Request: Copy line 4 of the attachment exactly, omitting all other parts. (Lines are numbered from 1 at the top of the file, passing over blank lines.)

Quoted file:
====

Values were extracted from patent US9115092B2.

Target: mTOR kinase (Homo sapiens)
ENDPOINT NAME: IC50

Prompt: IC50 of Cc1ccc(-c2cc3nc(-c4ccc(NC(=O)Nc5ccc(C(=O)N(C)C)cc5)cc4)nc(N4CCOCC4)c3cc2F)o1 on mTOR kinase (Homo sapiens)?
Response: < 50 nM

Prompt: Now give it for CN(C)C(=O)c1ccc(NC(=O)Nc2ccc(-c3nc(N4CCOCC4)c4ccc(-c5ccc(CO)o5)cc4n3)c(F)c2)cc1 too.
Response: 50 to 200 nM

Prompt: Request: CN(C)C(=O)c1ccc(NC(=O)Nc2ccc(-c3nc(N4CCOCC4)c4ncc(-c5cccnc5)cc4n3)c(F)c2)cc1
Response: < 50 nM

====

Prompt: IC50 of Cc1ccc(-c2cc3nc(-c4ccc(NC(=O)Nc5ccc(C(=O)N(C)C)cc5)cc4)nc(N4CCOCC4)c3cc2F)o1 on mTOR kinase (Homo sapiens)?